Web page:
Kyveli Mavrokordopoulou,  visiting scholar from École des hautes études en sciences sociales in Paris

While I have had the pleasure of e-mailing extensively with professor Barbara Leckie, our paths had never crossed in person until last September, when I had the opportunity to come to Carleton as a visiting graduate student at the Climate Commons Working Group. Within that context, I organized a series of workshops around the topic of waste and time. My goal was to chart waste through different notions of time, as an attempt to provide an explicit locus for the discussions. Waste stands among the major environmental concerns of our time and grappling with its conceptual challenges provides an important outlook to reckon with the scalar dissonance of climate change. Moreover, the concept of waste moves fluidly between different disciplines which renders understandings of the term profoundly inconsistent from context to context.

In my own research, I am looking at nuclear waste that is stored in deep geological repositories for over thousands of years and thus poses unprecedented temporal challenges; in this context, the link between waste and time was an obvious topic for me. But nuclear waste as my initial point of entry to the study of waste tout court turned out to be an unlikely opening wedge after all. For the simple reason that, as I came to realize, most of the scholarship around waste remains largely wedded to a spatial approach, treating waste as an entity that has consequences on the way we think about and organize space; and this, despite the fact that scholarship in waste studies have certainly moved on since Mary Douglas’ influential conceptualization of waste as “matter out of place”.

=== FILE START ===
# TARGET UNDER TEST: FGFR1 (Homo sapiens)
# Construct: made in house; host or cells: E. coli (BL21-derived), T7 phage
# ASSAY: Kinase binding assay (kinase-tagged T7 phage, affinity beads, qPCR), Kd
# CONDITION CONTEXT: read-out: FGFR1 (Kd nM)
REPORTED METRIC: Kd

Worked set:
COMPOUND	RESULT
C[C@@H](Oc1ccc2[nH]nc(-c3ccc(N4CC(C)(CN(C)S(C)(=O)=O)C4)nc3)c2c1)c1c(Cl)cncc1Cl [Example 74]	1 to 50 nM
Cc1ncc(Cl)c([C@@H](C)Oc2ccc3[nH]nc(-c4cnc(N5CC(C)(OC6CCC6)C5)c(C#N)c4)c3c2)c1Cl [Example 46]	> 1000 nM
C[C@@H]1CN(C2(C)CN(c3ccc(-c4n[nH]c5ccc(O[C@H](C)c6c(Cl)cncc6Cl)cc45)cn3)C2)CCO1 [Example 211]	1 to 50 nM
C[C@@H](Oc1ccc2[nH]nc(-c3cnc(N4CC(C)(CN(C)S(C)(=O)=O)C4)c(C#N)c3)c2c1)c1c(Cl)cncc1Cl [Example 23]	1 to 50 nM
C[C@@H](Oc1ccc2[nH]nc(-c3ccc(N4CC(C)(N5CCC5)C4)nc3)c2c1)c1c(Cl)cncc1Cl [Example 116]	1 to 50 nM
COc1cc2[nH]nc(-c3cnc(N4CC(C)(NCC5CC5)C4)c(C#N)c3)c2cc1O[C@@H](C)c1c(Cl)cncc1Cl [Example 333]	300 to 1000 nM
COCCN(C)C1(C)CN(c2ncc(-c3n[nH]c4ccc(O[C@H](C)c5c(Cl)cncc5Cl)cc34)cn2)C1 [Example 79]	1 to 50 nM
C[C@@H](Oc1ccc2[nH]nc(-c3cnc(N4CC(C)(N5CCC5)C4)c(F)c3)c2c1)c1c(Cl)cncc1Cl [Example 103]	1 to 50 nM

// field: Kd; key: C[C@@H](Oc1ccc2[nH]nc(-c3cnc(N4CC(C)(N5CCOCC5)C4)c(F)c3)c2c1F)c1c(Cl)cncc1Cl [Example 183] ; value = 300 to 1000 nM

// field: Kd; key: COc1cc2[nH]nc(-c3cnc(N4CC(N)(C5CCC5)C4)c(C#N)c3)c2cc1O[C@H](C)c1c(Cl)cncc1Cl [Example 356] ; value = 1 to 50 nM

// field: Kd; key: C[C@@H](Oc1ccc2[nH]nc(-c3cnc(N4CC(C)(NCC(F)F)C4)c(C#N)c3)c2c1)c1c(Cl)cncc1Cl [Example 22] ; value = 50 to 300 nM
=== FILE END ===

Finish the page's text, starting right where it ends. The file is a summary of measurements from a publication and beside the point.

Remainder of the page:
Demolition waste (public domain image)

Keeping these initial thoughts in mind, I had certain expectations about the kind of themes that would come up during the discussions, but I must admit that I was pleasantly surprised by the variety of approaches that emerged – in large part due to the interdisciplinary background of the participants. The meetings were orchestrated around a selection of texts that we navigated through collective discussion: building on recent scholarship from anthropology, science and technology studies and cultural theory. We discovered waste entered the realm of temporality only to become conceptually “scattered” in improbable conversations around ruins, ethics, memory and absence. It became our interscalar vehicle, to take up Gabrielle Hecht’s relevant expression. Hecht, whose text we discussed during the last session describes interscalar vehicles as empirical objects that simultaneously occupy different political, ethical, epistemological, and affective scales that are usually ‘kept apart’ or that resist being brought together: the scale of deep time and that of human time or, on a more graspable level, the death of an animal after exposure to toxic gasses over a landfill, to the death of an entire ecosystem due to toxic waste.